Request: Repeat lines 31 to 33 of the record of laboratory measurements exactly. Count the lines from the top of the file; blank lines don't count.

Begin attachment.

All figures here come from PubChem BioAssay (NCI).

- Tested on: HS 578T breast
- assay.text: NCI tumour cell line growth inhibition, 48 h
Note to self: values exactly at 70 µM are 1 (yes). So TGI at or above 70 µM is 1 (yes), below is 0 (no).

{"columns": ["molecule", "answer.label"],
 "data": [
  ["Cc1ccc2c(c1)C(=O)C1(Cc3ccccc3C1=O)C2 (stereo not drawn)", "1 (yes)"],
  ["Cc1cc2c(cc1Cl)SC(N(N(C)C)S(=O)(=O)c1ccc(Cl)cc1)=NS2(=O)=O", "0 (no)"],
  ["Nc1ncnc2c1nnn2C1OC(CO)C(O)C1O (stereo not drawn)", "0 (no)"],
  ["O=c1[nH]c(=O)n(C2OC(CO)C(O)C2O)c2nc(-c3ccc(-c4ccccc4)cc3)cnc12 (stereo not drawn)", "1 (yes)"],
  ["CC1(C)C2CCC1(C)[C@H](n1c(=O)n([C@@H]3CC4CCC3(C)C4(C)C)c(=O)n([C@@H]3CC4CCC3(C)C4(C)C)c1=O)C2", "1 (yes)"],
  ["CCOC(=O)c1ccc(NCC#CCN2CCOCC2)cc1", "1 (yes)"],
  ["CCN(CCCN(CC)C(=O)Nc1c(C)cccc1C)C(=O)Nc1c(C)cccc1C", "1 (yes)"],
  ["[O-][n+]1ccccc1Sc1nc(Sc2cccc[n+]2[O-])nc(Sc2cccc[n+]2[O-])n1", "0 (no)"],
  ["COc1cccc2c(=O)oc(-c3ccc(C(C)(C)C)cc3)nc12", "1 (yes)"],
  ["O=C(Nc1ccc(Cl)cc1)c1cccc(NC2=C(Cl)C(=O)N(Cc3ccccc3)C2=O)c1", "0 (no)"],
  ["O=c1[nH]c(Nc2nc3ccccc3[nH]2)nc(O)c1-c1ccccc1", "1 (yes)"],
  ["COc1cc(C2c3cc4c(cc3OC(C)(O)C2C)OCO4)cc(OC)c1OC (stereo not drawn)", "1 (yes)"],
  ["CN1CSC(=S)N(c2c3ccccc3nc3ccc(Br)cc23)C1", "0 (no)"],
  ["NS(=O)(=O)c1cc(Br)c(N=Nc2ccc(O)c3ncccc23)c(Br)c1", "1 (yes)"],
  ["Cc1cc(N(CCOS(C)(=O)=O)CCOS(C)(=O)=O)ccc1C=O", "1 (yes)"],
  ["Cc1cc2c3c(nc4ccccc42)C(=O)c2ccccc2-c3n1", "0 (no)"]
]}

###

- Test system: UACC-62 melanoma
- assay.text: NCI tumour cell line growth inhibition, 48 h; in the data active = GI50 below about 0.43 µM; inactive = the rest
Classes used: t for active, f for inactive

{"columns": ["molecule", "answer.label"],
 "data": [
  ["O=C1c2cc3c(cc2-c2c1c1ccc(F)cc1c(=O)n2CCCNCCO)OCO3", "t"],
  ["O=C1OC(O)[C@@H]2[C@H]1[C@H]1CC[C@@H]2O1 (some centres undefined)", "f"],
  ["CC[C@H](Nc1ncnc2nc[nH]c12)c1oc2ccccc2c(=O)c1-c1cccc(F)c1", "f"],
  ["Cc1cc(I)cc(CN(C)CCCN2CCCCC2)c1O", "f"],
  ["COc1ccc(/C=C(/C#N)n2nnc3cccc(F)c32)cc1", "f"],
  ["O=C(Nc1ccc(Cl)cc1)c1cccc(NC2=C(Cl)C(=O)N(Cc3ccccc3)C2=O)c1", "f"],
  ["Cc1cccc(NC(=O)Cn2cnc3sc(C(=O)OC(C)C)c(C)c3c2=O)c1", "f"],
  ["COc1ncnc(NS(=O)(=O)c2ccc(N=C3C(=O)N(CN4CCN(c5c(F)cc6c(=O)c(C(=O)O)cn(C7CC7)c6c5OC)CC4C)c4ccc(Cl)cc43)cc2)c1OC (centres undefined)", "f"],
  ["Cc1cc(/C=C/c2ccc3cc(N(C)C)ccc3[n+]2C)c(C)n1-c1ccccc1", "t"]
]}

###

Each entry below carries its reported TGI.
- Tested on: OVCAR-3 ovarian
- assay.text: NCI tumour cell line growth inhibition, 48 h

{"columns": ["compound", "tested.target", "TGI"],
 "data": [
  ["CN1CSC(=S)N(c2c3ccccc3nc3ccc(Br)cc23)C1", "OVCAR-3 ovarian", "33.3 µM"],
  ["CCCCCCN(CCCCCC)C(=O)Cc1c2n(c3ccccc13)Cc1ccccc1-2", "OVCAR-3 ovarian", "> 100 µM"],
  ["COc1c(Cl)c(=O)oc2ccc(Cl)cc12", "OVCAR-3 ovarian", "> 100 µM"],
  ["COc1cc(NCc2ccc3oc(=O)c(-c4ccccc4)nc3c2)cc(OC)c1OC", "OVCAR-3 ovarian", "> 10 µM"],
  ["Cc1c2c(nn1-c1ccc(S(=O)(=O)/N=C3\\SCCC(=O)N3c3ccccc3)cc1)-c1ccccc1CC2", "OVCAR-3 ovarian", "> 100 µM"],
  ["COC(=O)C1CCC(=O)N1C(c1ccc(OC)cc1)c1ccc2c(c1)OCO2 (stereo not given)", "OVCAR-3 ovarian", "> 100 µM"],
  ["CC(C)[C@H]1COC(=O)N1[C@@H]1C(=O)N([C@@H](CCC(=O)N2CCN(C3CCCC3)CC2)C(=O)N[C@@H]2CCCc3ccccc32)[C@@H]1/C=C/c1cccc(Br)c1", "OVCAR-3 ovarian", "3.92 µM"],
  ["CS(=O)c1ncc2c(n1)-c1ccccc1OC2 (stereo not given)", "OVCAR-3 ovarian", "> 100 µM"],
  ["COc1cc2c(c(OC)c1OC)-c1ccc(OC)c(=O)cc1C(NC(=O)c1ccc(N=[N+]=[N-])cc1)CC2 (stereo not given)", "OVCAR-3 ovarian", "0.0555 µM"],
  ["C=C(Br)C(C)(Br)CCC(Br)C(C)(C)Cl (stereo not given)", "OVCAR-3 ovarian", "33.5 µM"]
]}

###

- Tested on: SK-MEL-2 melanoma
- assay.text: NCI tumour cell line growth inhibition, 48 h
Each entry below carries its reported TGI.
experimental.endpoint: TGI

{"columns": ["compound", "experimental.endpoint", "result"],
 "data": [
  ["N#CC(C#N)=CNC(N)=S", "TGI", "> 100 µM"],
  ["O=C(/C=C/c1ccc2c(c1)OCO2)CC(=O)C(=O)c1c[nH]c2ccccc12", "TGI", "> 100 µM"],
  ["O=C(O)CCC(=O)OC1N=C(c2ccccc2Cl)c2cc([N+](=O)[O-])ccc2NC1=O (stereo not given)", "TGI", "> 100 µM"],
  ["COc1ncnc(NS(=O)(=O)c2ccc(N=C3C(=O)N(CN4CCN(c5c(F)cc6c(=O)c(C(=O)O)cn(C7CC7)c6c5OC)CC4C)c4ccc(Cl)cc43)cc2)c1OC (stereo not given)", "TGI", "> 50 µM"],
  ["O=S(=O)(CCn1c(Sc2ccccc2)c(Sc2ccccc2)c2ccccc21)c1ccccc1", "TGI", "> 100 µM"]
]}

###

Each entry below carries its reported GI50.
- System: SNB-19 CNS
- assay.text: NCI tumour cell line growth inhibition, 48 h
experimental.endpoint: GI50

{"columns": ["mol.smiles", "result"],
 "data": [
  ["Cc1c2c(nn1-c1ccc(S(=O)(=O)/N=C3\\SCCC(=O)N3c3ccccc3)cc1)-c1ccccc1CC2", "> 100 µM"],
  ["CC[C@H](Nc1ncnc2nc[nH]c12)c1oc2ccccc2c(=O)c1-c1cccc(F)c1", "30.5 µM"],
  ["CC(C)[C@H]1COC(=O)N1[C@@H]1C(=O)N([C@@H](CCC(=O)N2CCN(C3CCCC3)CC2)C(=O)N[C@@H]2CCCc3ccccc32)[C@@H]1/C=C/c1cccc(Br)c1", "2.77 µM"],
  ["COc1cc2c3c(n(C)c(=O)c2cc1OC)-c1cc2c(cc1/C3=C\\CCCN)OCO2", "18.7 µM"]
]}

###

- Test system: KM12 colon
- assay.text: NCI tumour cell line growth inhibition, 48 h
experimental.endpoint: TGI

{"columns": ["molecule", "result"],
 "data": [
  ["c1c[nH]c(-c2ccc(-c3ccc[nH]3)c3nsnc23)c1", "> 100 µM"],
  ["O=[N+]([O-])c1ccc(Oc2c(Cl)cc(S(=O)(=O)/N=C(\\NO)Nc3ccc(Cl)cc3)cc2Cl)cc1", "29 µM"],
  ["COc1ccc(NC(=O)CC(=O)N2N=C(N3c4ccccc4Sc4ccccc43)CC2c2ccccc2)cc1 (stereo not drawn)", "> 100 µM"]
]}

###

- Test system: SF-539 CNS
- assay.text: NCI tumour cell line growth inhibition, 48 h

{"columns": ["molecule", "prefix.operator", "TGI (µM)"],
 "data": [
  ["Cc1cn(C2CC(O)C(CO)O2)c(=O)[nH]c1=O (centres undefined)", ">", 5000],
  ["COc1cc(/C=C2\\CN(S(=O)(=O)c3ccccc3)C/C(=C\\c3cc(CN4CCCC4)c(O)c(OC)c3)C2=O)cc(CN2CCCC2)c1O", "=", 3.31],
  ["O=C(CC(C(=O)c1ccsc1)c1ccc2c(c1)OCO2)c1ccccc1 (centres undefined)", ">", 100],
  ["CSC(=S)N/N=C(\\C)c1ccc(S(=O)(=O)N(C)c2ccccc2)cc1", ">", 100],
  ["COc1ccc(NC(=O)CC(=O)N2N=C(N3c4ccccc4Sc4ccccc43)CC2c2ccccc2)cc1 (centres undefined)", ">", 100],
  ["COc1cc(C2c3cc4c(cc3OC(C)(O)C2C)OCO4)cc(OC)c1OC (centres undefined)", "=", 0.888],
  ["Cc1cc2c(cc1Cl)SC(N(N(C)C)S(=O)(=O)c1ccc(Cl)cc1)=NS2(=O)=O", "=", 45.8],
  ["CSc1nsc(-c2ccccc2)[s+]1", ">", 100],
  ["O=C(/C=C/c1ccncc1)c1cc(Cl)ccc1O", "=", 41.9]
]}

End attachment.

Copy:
  ["O=C1OC(O)[C@@H]2[C@H]1[C@H]1CC[C@@H]2O1 (some centres undefined)", "f"],
  ["CC[C@H](Nc1ncnc2nc[nH]c12)c1oc2ccccc2c(=O)c1-c1cccc(F)c1", "f"],
  ["Cc1cc(I)cc(CN(C)CCCN2CCCCC2)c1O", "f"],